PAY PROBLEMS: Cricket Australia CEO James Sutherland addresses the media outside of the Cricket Australia head office earlier this week.
PAY PROBLEMS: Cricket Australia CEO James Sutherland addresses the media outside of the Cricket Australia head office earlier this week. JAMES ROSS

ACA labels CA 'adversarial' as pay debate rolls on

THE Australian Cricketers Association says mediation not arbitration is the way to solve cricket's pay dispute after Thursday's ultimatum from Cricket Australia.

Frustrated by what he called a "strategy" of delaying tactics from the players union, CA boss James Sutherland said if urgent talks couldn't solve the impasse by next week, an independent arbitrator should be used to create a binding agreement.

But the ACA turned the focus back on Sutherland and his decision not to get involved in talks until last month.

In a statement the ACA declared it had made its own concessions and offered solutions including temporary contracts for the upcoming tour of Bangladesh.

It labelled arbitration as "adversarial" and maintained a resolution could yet be reached if Sutherland and ACA boss Alistair Nicholson continued to talk.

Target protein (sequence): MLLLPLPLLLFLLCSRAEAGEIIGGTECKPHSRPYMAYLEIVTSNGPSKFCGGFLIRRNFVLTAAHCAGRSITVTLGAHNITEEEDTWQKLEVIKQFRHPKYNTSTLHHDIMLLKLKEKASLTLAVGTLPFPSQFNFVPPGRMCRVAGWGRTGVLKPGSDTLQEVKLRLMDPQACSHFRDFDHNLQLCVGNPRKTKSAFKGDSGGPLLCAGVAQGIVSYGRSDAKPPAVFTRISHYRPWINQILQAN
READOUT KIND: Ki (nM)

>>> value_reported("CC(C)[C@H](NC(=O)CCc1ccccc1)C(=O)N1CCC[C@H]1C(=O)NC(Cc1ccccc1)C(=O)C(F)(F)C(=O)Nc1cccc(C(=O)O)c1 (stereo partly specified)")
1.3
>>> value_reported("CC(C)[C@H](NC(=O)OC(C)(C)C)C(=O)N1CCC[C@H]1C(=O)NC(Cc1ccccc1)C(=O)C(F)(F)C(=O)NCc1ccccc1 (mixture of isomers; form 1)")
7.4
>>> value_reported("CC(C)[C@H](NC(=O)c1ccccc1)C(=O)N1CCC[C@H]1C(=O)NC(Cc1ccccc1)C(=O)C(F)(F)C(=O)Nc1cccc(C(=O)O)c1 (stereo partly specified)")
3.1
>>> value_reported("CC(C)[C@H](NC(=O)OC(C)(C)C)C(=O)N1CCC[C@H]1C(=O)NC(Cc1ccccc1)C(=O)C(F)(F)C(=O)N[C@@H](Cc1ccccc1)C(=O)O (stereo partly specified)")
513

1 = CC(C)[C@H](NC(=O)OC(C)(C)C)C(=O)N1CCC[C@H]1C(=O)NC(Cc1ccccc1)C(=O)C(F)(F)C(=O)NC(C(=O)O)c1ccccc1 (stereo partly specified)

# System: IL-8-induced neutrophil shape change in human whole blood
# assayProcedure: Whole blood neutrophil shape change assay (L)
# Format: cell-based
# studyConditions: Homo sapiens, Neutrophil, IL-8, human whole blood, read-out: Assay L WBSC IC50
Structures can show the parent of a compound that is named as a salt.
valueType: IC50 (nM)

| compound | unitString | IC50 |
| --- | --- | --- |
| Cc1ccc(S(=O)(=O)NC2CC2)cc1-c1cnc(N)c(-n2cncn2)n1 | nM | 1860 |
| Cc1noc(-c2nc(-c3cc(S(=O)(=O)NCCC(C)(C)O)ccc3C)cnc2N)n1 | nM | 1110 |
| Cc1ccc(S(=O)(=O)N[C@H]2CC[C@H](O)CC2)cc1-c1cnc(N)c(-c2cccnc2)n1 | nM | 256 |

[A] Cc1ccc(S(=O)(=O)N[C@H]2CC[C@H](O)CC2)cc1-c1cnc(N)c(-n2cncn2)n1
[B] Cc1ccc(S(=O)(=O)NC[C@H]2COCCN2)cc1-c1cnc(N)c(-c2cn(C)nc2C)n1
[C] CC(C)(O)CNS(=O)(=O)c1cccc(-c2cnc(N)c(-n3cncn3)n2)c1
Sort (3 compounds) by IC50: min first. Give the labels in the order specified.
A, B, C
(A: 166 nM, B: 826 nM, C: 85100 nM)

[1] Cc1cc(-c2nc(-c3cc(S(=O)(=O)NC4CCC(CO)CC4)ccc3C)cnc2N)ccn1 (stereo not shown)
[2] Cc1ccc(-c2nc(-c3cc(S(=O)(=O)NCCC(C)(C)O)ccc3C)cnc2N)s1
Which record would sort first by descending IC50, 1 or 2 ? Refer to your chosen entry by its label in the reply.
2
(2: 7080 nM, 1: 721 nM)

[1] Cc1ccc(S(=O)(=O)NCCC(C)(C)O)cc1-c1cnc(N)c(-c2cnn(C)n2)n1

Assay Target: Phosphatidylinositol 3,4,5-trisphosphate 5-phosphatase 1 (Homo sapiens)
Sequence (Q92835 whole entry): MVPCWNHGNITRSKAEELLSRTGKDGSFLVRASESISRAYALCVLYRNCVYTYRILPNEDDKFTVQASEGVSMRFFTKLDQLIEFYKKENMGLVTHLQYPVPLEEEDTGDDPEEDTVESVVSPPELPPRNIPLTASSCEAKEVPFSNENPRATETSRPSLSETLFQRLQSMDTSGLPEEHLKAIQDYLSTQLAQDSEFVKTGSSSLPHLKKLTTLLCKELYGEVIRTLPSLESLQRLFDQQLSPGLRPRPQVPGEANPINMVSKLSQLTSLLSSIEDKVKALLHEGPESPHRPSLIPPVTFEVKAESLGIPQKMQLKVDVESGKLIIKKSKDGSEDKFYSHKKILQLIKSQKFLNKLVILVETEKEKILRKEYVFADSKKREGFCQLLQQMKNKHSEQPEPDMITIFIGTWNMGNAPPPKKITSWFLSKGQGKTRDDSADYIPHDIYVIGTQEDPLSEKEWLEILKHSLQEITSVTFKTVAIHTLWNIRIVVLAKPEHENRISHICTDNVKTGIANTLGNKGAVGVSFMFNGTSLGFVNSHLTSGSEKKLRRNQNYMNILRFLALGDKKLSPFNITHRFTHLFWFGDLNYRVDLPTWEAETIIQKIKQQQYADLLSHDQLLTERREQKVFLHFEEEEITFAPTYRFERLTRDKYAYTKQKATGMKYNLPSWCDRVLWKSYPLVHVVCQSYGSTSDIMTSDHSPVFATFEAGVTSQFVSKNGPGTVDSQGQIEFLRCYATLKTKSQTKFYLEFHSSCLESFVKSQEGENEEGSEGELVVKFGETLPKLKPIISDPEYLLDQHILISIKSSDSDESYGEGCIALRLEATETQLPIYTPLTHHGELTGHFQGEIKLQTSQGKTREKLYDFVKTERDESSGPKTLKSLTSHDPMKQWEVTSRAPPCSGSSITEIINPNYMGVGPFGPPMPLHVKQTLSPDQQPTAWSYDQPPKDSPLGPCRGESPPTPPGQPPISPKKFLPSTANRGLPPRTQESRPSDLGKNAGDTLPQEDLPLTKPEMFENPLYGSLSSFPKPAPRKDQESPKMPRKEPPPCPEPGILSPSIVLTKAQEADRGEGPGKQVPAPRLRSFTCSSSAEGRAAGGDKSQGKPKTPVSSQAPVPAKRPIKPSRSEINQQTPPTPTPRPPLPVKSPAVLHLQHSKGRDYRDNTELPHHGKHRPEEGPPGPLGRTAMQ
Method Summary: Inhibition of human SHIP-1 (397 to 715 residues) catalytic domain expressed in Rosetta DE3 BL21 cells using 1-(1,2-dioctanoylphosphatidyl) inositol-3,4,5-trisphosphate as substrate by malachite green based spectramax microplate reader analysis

"Without the presence of the CA CEO, the ACA has for three months been calling for independent mediation to resolve the dispute between the Australian Cricketers Association and Cricket Australia," the ACA statement said.

"In the event of no agreement being reached the ACA believes mediation is the right process to resolve the dispute because it is non-adversarial, voluntary and faces no jurisdictional constraints.

"This means both parties with the assistance of an independent mediator work together to fashion an agreed resolution.

"This is important because a mutually agreed outcome will be better for the future of the game rather than a decision imposed by a third party.

"Arbitration is an adversarial process more akin to a courtroom. A further concern is the time it would take for an arbiter to meaningfully understand the complexities of revenue sharing in elite professional sport and then to make judgment. This compromises the needs for urgency.

"That said, in the spirit of doing all we can to resolve the dispute, the ACA will examine the correspondence provided by CA and any suggested parameters for arbitration before making further comment.

"And will continue to work intensively in the CEO to CEO negotiations which are currently taking place with a view to achieving resolution."

News Corp Australia


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